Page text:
[ Thursday, February 09, 2006 ]
-Well, the Sly thing was weird. I stick to my original point (namely, the fact that he even showed up is amazing enough to justify watching), but nobody can deny that the whole thing was pretty bizarre. It also looked like he left before the number was supposed to be over, which is too bad. Also too bad is the basically unexplained fact that the rest of the Family Stone were playing behind him, and never got introduced. That's really unfortunate, since they still rock. So do Nile Rodgers and Randy Jackson, who were in the band as well.
-The hair was...incredible. Who'd have thought that, 19 years later, Sly's on-stage look w0ould most closely resemble Wendy O. Williams. (Of course, maybe he hasn't really been gone all this time, just hiding as a member of Fishbone.) Looking at it in news clips and photos today, I'm even more convinced that the platinum mohawk look was one of the more bizarre choices in American pop history. Which is not to say I didn't like
it, of course. And leave it to Sly to keep us guessing.
-Kanye and Jamie Foxx were great. I loved how they unabashedly paid tribute to the black college traditions of marching bands and step shows, with little to no explanation for the white folk. The pure joy of their performance was a nice symbol of the general exuberance that makes their activities (like those of their associates Common and John Legend) such fun to watch.
-Mary J. Blige and U2 were okay, but nowhere near as good as the recorded duet, and nowhere near Mary J's previous Grammy triumph, her 2002 performance of "No More Drama." This duet, like most of the rest of the show's performances, suffered from a terrible sound mix.
-Who knew that Green Day was even nominated for Record Of The Year? While I have readily, rightfully extolled their praises before, it seemed like a little bit of a back-step - in the year of Gwen, Kanye and Gorillaz - to reward a rock record that came out in 2004, off an album that actually won Grammys
-As bizarre as Sly surely was, as bizarre - in its own way - was the Jay-Z, McCartney, and Linkin Park mash-up. I applaud the Grammys for embracing an inclusive musical future like this, even if the actual performances could use some work. (Same goes for the Madonna/Gorillaz mash-up that opened the show. Very cool, if a little awkward.)
-The New Orleans tribute was great, though overstuffed. Allen Toussaint's piano playing was amazing.
-The Wilson Pickett tribute was great, too. We piss all over the Grammys, and often for good reason, but how bad can you really
feel about a national television show that ends with Springsteen, Sam Moore and Irma Thomas singing "In The Midnight Hour?"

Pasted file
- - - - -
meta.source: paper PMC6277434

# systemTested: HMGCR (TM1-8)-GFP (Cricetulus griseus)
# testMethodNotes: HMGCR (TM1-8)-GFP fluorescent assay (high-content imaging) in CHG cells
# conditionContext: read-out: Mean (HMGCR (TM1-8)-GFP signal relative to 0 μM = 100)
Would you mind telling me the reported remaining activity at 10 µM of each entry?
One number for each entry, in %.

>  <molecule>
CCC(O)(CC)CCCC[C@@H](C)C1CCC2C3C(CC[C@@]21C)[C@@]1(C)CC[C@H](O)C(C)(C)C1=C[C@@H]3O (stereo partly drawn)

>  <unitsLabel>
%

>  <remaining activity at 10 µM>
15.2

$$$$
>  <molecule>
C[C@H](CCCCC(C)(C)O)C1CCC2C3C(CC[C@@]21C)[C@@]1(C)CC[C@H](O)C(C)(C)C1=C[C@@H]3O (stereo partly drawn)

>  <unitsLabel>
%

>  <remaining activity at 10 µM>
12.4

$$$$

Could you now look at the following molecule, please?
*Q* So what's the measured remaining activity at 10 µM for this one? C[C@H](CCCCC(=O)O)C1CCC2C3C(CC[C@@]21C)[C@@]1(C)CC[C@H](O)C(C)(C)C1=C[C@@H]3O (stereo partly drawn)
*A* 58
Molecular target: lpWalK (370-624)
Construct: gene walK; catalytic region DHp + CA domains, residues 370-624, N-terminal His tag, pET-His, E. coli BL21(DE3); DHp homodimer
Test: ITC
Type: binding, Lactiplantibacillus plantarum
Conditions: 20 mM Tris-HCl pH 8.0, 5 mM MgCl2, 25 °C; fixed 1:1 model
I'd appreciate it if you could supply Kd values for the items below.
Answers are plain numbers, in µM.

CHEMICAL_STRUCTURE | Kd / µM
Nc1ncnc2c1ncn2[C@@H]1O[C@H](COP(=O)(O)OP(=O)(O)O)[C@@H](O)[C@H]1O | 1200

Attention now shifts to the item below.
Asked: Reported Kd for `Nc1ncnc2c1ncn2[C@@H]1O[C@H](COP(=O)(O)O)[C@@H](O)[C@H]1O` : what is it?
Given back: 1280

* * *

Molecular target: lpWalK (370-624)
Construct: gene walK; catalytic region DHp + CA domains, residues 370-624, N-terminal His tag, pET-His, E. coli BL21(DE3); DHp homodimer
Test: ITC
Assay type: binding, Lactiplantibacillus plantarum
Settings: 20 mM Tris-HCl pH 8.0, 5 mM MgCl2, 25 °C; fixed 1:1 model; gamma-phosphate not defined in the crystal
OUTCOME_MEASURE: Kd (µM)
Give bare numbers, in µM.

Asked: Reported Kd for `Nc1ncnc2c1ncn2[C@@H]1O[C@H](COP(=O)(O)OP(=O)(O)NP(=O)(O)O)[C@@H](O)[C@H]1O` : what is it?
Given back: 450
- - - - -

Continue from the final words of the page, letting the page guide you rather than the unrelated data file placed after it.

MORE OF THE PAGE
-Long and short of it is, if I ever go into hiding for 20 years, and then announce I'm coming back, just look for the dude with the six-inch-high blonde mohawk.
On the box right now: Al Green, IS LOVE.
Dove With Claws [3:48 PM]
[ Wednesday, February 08, 2006 ]
Must sleep now, but tune in tomorrow for thoughts on the Grammys, featuring:
-Sly Stone's hair
-New Orleans tribute
-Wilson Pickett tribute
-Uhh...did I mention Sly Stone's hair?
On the box right now: Al Green, LIVIN' FOR YOU.
Dove With Claws [9:26 PM]
Grammy says hello
So, in what should be totally unsurprising to any regular Shot Of Rhythm reader, I'll be watching the Grammys tonight. Even if Sly doesn't show - it would be amazing if he did, even if he's terrible - there's still Kanye, Mary J/U2, the New Orleans tribute with Springsteen/Costello/Toussaint/Irma Thomas/Sam Moore/everybody else in the world, John Legend, a tribute to Richard Pryor, and the assured batch of stupid decisions and weird acceptance speeches to make it interesting.
Although I won't be live blogging like Caryn, whose thoughts can be found during the show at http://jukeboxgraduate.com
and who's sure to have some cool stuff to say, I'll certainly come back later with a few thoughts. In fact, in that spirit...
Thought #1: I'm pissed that I've gotta flip back and forth for the first hour between the Grammys and AMERICAN IDOL. I'm now positive that I'll miss something good...
On the box right now: Various Artists, DIFFERENT STROKES BY DIFFERENT FOLKS: THE SONGS OF SLY STONE. Last summer, I blogged very pissily about how Starbucks released this album early without the Nappy Roots' version of "Don't Call me Nigger, Whitey." Thankfully, now that it's out officially, I found a used copy for cheap. The Nappy track is very cool, as is the Janet/Sly mash-up that ends the album, and - surprisingly - the rest of the album sounds pretty good too. Maybe I'm just hyped for the potential return of Mr. Stewart tonight, but this is a lot better than I remember.
Dove With Claws [8:32 AM]
[ Monday, February 06, 2006 ]
The customer is always right
I got my Fall semester TA evaluations back today. Here's my three favorite quotes:
3) "He was the man!" (I'm most certainly not.
2) "Apart from being passionate and knowledgeable, he seemed like a genuinely nice guy." (Ha! I fooled another one.
1) "Reading quizzes = NOT HELPFUL!" (Ah, now they're getting honest
Then, of course, there were the few unhappy campers who gave me a "4" or "5" (the highest marks) on every question except the one about "Grading was fair and explained", where I'd get a resounding "1" (at least as resounding as a pencilled-in circle an anonymous Scantron sheet can get).
By the way, I read today that Dr. Endesha Ida Mae Holland died last week. Dr. Holland was a child prostitute in Mississippi turned SNCC activist and award-winning author. She joins Rosa Parks, Coretta Scott King and Dr. Nellie McKay in the too-long list of historically significant black women who we've lost recently.
On the box right now: Bettye LaVette, CHILD OF THE SEVENTIES. Miz LaVette's unreleased 1972 Atlantic album, down in the Shoals and down in the groove.
Dove With Claws [9:22 PM]